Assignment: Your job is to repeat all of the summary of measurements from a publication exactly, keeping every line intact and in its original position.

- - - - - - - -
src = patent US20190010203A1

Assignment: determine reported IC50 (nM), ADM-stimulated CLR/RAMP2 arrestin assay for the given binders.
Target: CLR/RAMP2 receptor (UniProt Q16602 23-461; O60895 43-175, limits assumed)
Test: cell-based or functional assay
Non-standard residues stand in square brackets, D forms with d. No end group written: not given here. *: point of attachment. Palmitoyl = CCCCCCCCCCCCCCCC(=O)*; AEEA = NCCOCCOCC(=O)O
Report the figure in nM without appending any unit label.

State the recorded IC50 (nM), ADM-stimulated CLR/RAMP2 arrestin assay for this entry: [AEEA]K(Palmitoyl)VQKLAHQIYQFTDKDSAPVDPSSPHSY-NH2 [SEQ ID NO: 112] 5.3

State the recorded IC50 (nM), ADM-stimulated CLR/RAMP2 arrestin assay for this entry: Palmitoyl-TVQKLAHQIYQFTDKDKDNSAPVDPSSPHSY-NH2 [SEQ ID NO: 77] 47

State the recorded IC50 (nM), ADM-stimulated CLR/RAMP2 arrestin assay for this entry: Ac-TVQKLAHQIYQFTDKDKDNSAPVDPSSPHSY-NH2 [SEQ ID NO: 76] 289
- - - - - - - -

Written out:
src = patent US20190010203A1

Assignment: determine reported IC50 (nM), ADM-stimulated CLR/RAMP2 arrestin assay for the given binders.
Target: CLR/RAMP2 receptor (UniProt Q16602 23-461; O60895 43-175, limits assumed)
Test: cell-based or functional assay
Non-standard residues stand in square brackets, D forms with d. No end group written: not given here. *: point of attachment. Palmitoyl = CCCCCCCCCCCCCCCC(=O)*; AEEA = NCCOCCOCC(=O)O
Report the figure in nM without appending any unit label.

State the recorded IC50 (nM), ADM-stimulated CLR/RAMP2 arrestin assay for this entry: [AEEA]K(Palmitoyl)VQKLAHQIYQFTDKDSAPVDPSSPHSY-NH2 [SEQ ID NO: 112] 5.3

State the recorded IC50 (nM), ADM-stimulated CLR/RAMP2 arrestin assay for this entry: Palmitoyl-TVQKLAHQIYQFTDKDKDNSAPVDPSSPHSY-NH2 [SEQ ID NO: 77] 47

State the recorded IC50 (nM), ADM-stimulated CLR/RAMP2 arrestin assay for this entry: Ac-TVQKLAHQIYQFTDKDKDNSAPVDPSSPHSY-NH2 [SEQ ID NO: 76] 289